What are Shiba Inu coins, and why Shiba Inu value Increased?

What are Shiba Inu coins, and why Shiba Inu value Increased?

Shiba Inu (CRYPTO: SHIB) is up 45.63 percent in the last 24 hours to $0.00001588 per share. The coin’s meteoric rise coincided with Tesla CEO Elon Musk’s social media mention of the “Dogecoin killer” cryptocurrency. As a result, Shiba Inu is now the world’s 33rd most valuable cryptocurrency, with a market capitalization of $6.42 billion.

Shiba Inu, a digital currency, increased by 69 percent in 24 hours, tripling its value in a week.This puts its market value above $10 billion, according to Coinbase, making it the world’s 20th-largest cryptocurrency.

Cryptocurrency is notoriously volatile, but during the pandemic, interest in digital currency has soared, helping to keep its value high.This latest rise comes on the heels of a general uptick in digital currencies, which saw bitcoin hit a high of $50,000. Smaller coins, such as the Shiba Inu coin, have emerged as new favourites in its wake.

But what exactly is a Shiba Inu coin, and why did it suddenly jump?

What are Shiba Inu coins?

Shiba Inu coins were created in August 2020 by an unknown person known only as Ryoshi, who is thought to be based in China.

It’s “a decentralised meme token that evolved into a vibrant ecosystem,” according to the coin’s website.
Dogecoin, the more mainstream memecoin that was created as a satirical take on bitcoin, inspired the creation of the token.

Shiba Inu, named after the Japanese dog breed, began trading at a low level but quickly increased. It even outperformed Dogecoin, earning the moniker “Dogecoin killer.”

On September 16, 2020, it was listed on the major crypto exchange platform Coinbase, and it is now used for payments by some sports teams and theatres.

Why did Shiba Inu Value Increased?

For a few months, Shiba Inu has been popular among crypto enthusiasts. Elon Musk tweeted a picture of his Shiba Inu puppy Floki in a Tesla, prompting this latest leap. That’s right, you read that correctly.

Altcoins like the Shiba Inu token are easily swayed by small market changes, news stories, or the social media activity of tech billionaires because they are less established.

This isn’t the first time a Tweet has had an impact on cryptocurrency prices.

Tesla’s founder and Chief Engineer at SpaceX, Elon Musk, has shifted the value of bitcoin, the most well-known cryptocurrency, several times.

When Musk added #bitcoin to his Twitter bio at the start of 2021, the price of bitcoin jumped nearly 20% in a matter of hours, from $32,000 to nearly $38,000.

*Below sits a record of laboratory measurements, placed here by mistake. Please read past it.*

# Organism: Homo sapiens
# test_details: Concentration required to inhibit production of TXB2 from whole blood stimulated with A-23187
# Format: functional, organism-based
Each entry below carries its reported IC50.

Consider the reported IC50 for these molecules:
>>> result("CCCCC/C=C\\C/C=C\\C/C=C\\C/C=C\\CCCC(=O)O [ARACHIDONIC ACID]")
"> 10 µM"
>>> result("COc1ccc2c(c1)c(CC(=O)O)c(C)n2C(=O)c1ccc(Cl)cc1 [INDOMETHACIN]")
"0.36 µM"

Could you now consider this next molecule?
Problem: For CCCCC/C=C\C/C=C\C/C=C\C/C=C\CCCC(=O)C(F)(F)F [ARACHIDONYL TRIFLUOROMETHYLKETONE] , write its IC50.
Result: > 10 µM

When he Tweeted about Dogecoin, he experienced similar outbursts. When he said “bitcoin is bs,” he also caused a drop in value.

Following Musk’s tweet, the value of the Shiba Inu coin has increased by 55 percent, with volumes increasing by 770 percent.

After Elon Musk’s tweet, the shiba inu coin has increased  55%.

Elon Musk tweet about shiba inu

Following Musk’s tweet, crypto enthusiasts went crazy for SHIB, with volumes surging by over 770 percent in just one day.

Musk’s favourite cryptocurrency, Dogecoin, has a mascot of the same breed. Netizens have dubbed Tesla CEO Elon Musk the “Dogefather.”

Musk, on the other hand, isn’t the only reason for Shiba Inu’s sudden vertical rise.

According to Ishan Arora, Partner at Tykhe Block Ventures, a crypto hedge fund, the Shiba Inu team appears to be working on a project.

“However, it began as a meme coin with no use case,” he added, “but that is changing as the team appears to be working on certain things, such as a decentralised exchange.”
Not only Shiba Inu, but also Husky and Shiba Cash, two meme tokens, soared by 140 percent and 75 percent, respectively. Akita Inu, Baby Doug, Doggy, Kishu Inu, and Pitbull all saw gains of 15 to 35 percent.

On Tuesday, Musk’s favourite cryptocurrency, Dogecoin, jumped 12% to $0.2484, reclaiming its position as the ninth largest cryptocurrency by market capitalization.

According to market experts, the crypto market is still in its infancy. As a result, it reacts to erratic figures like Musk.

According to Arora, investors should avoid one-time wonders until there is more substance behind them.

“Most people don’t understand their investment thesis and instead rely on influencers to buy meme coins,” he said. “However, early Doge investors made a lot of money last year, so it’s not as black and white as most people think.”